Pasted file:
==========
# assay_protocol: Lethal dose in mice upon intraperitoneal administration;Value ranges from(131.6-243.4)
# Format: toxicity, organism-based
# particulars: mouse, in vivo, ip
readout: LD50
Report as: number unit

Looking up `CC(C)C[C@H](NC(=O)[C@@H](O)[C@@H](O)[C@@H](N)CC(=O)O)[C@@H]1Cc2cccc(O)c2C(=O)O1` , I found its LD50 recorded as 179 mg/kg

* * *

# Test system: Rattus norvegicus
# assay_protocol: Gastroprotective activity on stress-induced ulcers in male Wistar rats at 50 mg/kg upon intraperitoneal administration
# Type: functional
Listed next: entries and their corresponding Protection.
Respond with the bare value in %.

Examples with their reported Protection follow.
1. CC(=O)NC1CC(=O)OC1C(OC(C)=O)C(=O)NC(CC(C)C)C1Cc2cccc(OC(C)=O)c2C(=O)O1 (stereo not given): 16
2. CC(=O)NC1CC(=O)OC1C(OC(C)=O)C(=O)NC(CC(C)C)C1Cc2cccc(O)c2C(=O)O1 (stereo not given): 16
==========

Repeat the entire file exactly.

# assay_protocol: Lethal dose in mice upon intraperitoneal administration;Value ranges from(131.6-243.4)
# Format: toxicity, organism-based
# particulars: mouse, in vivo, ip
readout: LD50
Report as: number unit

Looking up `CC(C)C[C@H](NC(=O)[C@@H](O)[C@@H](O)[C@@H](N)CC(=O)O)[C@@H]1Cc2cccc(O)c2C(=O)O1` , I found its LD50 recorded as 179 mg/kg

* * *

# Test system: Rattus norvegicus
# assay_protocol: Gastroprotective activity on stress-induced ulcers in male Wistar rats at 50 mg/kg upon intraperitoneal administration
# Type: functional
Listed next: entries and their corresponding Protection.
Respond with the bare value in %.

Examples with their reported Protection follow.
1. CC(=O)NC1CC(=O)OC1C(OC(C)=O)C(=O)NC(CC(C)C)C1Cc2cccc(OC(C)=O)c2C(=O)O1 (stereo not given): 16
2. CC(=O)NC1CC(=O)OC1C(OC(C)=O)C(=O)NC(CC(C)C)C1Cc2cccc(O)c2C(=O)O1 (stereo not given): 16